[Nehemiah] demonstrated his love for God and for his fellow human beings by not allowing people in higher positions of power to take advantage of the poor. The Church’s work to protect and advocate for the poor and marginalized continues today. Payday lending preys upon financially vulnerable people directly and it indirectly undermines the church’s work, outreach, and contributions to poor and low-income people.”

See, if you parse the text of Nehemiah 5, you find Ms. Rasmussen’s myopic interpretation fails to place blame where it is due – on the King. The Jews were oppressed due to the taxes they had to pay the King, not due to the interest they were being charged! This is a common tactic among payday loan opponents — place the blame where it isn’t due. If you are caught in a “cycle of debt”, they claim it’s the Lender’s fault, without ever placing some responsibility on the borrower for using the loan irresponsibly.

It’s also worth noting that Ms. Rasmussen cherry-picked an obscure translation for Nehemiah 5:10. Most Biblical texts actually translate that verse as “I pray you, let us leave off this usury”, and not, “Let us stop this taking of interest”.

It seems Ms. Rasmussen’s agenda is to condemn the taking of interest in any circumstance. I’d suggest that without interest-bearing loans in today’s society, no loans would ever be made, and nobody would own a home, car, or much of anything else. Perhaps Ms. Rasmussen would prefer we wear tattered robes and live in mud huts in the desert, as well.

That being said, the parable here is that the Jews were truly powerless and starving, while being charged interest on loans for the fields where they worked their food. In this particular scenario, I’d say (as Nehemiah did), that this practice was indeed taking advantage of the poor.

However, much as Ms. Rasmussen wishes an analogy exists between the parable of Nehemiah and payday loans, none exists. Payday loans, when used and offered responsibly, don’t take advantage of anyone. They help people bridge financial gaps. When used irresponsibly, the fault lies with the borrower, unless the loan was made irresponsibly. In that case, the lender bears responsibility as well, but not all of it.

Any lender who makes a loan to someone truly poverty-stricken, who already owes other lenders and/or does not have any chance to repay the loan, is being irresponsible. But since 94% of all payday loans are paid back on time, I’d say that situation rarely exists in the payday lending space. What lender wants to make a loan to someone if they don’t have a reasonable expectation of getting their principle back?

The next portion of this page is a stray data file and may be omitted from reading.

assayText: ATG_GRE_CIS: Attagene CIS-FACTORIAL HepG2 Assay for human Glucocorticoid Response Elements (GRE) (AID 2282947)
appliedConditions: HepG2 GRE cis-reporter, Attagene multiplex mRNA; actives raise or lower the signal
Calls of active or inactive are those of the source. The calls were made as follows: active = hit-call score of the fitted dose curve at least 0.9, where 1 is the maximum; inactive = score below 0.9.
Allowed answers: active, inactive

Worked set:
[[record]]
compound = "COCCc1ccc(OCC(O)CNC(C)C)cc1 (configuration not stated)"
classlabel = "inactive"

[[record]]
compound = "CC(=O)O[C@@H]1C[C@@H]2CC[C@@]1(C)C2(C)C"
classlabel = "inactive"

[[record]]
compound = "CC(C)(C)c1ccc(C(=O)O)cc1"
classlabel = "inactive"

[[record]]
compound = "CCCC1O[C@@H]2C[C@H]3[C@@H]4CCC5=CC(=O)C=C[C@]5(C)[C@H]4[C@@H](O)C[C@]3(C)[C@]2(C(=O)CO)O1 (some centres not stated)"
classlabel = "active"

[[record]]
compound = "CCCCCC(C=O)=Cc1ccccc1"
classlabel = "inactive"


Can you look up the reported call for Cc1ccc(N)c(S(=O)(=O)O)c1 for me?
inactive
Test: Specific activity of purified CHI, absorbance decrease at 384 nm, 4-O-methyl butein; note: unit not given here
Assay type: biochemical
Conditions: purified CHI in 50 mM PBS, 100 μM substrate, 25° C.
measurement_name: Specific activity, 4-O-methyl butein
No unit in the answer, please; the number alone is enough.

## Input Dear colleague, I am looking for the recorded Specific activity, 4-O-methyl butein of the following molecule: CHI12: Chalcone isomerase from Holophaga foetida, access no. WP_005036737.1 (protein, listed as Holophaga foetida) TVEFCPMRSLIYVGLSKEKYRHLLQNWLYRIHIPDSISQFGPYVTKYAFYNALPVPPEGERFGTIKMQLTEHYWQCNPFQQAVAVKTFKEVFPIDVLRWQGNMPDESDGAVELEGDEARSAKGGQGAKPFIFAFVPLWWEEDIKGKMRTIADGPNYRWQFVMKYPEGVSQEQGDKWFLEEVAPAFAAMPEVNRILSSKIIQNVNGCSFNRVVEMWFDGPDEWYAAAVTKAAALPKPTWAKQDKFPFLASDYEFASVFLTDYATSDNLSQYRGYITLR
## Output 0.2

With a 36% cap, payday lenders will be put out of business. This includes companies like First Cash Financial Services (FCFS), EZCorp (EZPW), Cash America (CSH), QC Holdings (QCCO), Dollar Financial (DLLR) and the venerable Advance America (AEA) This has been demonstrated ad infinitum. Ms. Rasmussen and others need to understand that this will only drive the people they purport to be helping to more expensive options (bouncing checks, unregulated offshore lenders, real loan sharks).

It continually amazes me that these people will accept the existence of God on faith, yet refuse to accept basic economic truths about supply and demand, which have hundreds of years of verifiable, solid evidence behind them. It isn’t that hard to figure out. Demand will not vanish if you take away an option. People will be forced to use other methods. Yet when confronted with these realities, opponents stick their heads in their ideological sandboxes – simple to avoid being proven wrong about something. A little humility in the face of the Lord is a good thing, if you ask me.

So why not just leave it up to consumers to decide what to do? After all, the Christian faith places a great deal of import on the exercise of Free Will, as one can only accept Christ by exerting it. Conversely, the ceding of control of one’s actions to another source is a trick of Satan. I therefore find it strangely ironic that Ms. Rasmussen exhorts people to turn their personal credit decisions over to “government decision makers”.

Hmmmm….legislators as tools of Satan. Maybe we’re onto something there.

Full Disclosure: At the time of writing, Lawrence Meyers was long shares of EZCORP, and held April call options on Advance America and EZCORP. Lawrence Meyers is a former writer for the Motley Fool, and is President of PDLCapital, a private equity firm ( This article is only an expression of the author’s opinion, may contain inaccuracies, and is not a solicitation to buy or sell any security. All readers are advised to consult with a financial advisor prior to making any investment. The author may be contacted at  

Also, be sure to pick up a copy of the author’s first published book, Teacher of the Year: The Mystery and Legacy of Edwin Barlow